Grapher - Collection Relationship Manager + GraphQL Like Data Fetcher


Okay, there’s something very weird going on.

If I do this:

const query = createNamedQuery('allUsers', {
    users: {
        username: 1    

then I do indeed get all users.

If I do this:

const query = createNamedQuery('allTasks', {
    tasks: {
        name: 1    

then I get an error Error: We could not find any collection by the name tasks even though the tasks collection does exist in the database


Okay, found it. All this importing stuff from /imports makes it damn hard to see what is imported first.

I’ll see if I can create a much simpler example tomorrow with what I’ve learned. Something of the size of the counter example, maybe.


I am now complaining about the lack of simplicity in grapher also :slight_smile: Based on feedback it’s confirmed that it is not that simple. Please come-up with solution to make it better, or state directly what makes it harder for you, so I can have at least some idea of what’s so hard to understand. Otherwise it’s just called “whining”

Apollo(GraphQL), React, Facebook's BSD + Patents. Shouldn't we be worried?

Ok, the reason for “Tasks” not existing is because the collection needs to be loaded and registered as Mongo.Collection. Bc the query tries to search a “Tasks” collection and if it doesn’t find it breaks.

  1. Better error "We could not find a collection by the name “tasks”, make sure you imported it before creating the namedQuery

So we need to specify the loading orders:

  • What we can do is what we did for createQuery, like Tasks.createNamedQuery(“allTasks”, {title: 1}, I remember I had a very good reason why I did not do it so. But will investigate.
  • Links should be loaded separately from collections. The reason they are not put in the same file is because you can have Users -> Comments link and Comments -> Users inversed link. Interdependency loop, and makes the “Collection” look like { __esModule: … }, and we need the real one when adding links.

Cheers man. Very good feedback.

We should have a “Get started” guide in the docs section explaining this. I’ll be working soon on this.


The obvious solution to the Interdependency loop problem is to have collections looked up by name. You already need this when collections are referenced as keys. Also it makes it easier to generate links dynamically from data.


I have updated the (Added current architecture + description)
I made some small changes to the structure to make it more clear
I commented out everything in grapher to describe it in depth.

Please tell me if it’s clearer. Thank you!


@gunn I truly appreciate your solution, thing is that was how it was first thought put a String instead of a Collection object. And lazy-load later on. However, we wanted to avoid that because it violates the modular approach principles. This is how we actually did it in “Quantum Framework” when in Meteor 1.2.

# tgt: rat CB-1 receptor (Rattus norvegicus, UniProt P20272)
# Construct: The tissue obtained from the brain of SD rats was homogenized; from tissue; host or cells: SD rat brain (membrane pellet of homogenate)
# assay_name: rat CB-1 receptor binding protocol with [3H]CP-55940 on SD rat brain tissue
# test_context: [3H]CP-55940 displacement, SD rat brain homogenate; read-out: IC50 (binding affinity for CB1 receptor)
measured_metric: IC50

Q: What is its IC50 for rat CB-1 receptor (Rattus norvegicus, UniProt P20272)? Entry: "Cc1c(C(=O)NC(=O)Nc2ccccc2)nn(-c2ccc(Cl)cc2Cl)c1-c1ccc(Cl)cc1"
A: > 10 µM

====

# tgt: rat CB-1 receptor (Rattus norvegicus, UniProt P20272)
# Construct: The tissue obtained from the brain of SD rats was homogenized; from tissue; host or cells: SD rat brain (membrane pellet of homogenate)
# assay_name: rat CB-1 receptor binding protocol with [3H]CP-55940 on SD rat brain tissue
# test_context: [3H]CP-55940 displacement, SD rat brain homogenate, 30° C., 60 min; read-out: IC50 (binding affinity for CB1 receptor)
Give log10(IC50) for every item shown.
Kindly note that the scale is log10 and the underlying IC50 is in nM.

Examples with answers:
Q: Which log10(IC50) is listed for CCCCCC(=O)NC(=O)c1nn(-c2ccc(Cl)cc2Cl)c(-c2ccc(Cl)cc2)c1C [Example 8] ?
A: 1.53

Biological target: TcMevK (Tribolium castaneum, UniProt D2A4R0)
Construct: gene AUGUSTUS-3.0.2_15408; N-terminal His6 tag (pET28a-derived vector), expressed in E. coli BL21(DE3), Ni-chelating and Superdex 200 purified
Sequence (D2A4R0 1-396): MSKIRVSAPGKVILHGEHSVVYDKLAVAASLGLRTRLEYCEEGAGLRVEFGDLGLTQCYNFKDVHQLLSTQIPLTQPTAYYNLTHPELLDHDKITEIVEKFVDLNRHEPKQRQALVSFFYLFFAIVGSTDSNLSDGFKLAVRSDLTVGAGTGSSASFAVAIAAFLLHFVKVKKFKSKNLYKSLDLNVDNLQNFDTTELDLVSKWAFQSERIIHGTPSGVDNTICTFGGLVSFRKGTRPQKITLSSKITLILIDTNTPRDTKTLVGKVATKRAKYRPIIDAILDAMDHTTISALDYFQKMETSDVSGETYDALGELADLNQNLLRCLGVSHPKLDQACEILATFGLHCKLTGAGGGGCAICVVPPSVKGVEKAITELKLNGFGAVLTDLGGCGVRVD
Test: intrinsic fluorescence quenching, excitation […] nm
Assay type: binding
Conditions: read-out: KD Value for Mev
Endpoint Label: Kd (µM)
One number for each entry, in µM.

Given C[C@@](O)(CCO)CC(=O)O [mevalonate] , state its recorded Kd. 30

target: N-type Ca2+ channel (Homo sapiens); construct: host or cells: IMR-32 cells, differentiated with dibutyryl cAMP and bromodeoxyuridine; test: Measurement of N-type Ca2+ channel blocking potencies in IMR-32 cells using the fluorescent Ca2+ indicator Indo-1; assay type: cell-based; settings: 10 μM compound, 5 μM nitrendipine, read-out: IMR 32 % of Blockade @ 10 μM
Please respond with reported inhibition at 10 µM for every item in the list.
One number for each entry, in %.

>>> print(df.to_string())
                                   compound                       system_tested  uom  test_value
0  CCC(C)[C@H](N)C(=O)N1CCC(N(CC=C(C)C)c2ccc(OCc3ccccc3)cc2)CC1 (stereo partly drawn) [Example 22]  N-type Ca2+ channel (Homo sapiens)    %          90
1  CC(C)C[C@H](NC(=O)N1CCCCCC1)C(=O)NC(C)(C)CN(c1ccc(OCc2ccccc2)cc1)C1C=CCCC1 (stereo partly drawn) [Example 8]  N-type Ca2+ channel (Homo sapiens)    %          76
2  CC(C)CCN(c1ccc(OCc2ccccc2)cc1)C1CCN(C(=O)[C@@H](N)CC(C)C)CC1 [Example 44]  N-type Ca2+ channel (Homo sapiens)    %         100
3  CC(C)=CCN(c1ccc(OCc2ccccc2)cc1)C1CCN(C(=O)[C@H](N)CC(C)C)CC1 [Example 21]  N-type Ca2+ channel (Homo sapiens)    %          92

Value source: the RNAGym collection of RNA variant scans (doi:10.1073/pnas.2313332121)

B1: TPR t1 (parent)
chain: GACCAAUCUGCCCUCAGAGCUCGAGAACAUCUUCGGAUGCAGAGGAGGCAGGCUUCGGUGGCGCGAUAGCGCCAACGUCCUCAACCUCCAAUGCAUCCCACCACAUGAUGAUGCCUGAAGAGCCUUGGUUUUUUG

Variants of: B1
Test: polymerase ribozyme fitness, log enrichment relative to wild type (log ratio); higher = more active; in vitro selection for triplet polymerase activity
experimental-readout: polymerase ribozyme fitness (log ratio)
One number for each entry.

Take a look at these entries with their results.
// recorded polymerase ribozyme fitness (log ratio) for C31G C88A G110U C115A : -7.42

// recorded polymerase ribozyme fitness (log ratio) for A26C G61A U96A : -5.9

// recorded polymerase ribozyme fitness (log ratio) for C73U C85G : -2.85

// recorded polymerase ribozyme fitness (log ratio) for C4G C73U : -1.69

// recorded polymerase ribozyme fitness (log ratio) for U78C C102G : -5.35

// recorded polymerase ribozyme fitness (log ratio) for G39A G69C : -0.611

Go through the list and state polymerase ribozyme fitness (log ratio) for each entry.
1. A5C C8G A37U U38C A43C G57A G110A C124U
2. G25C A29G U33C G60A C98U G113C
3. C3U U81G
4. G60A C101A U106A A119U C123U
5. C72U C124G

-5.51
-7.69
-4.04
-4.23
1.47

Dynamic Links ? That’s one bad-ass concept. I’ve yet to see the aplicability of it, but it sounds very cool! If the community will want this, we’ll think of a way. Until then, we keep it like this, for the sake of explicity.

The main reason we allowed stuff like:

     users: { firstname: 1}

Is to allow testing using Grapher Live. But we found out it’s pretty catchy and we should also allow it like this, but see what @rhywden encountered ? The exact thing we were afraid of, “no collection found”, because collection was not loaded, so query could not be created.

We turned this problem on multiple sides, and unfortunatelly, that’s the best way to do it :), it’s not that big of a problem, because you still keep “links.js” near the collection, so concerns are properly separated, it’s just that the loading order differs.

There are at least 5 other reasons of why collections should exist as objects when links are created, it’s related to data consistency and “autoremove”.



Realky great job! Thank you, @diaconutheodor, and your team.
Just one question, does your api has an option to use or not use reactive joints?



If you subscribe to a query, it will morph into a reactive query meaning you can just do fetch(), however, if you use createQueryContainer (from grapher-react), you have the ability to specify {reactive: true} or {reactive: false} :wink:



Thanks so far with the feedback guys, you’ve been really helpful. And thank you for the encouragements, got a bit of an ego-boost.

new Promise('I will create a grapher video tutorial explaining everything from zero to advanced')

Right now my focus is on Meteor Tutorials, get the first chapter going, create the laracasts for Meteor and create hysteria for Meteor again. A lot of people last year quit Meteor before introducing modular approach and integration with React. Which together with Grapher (ofcourse), and Flow Type (maybe) finally makes it ready for the large scale.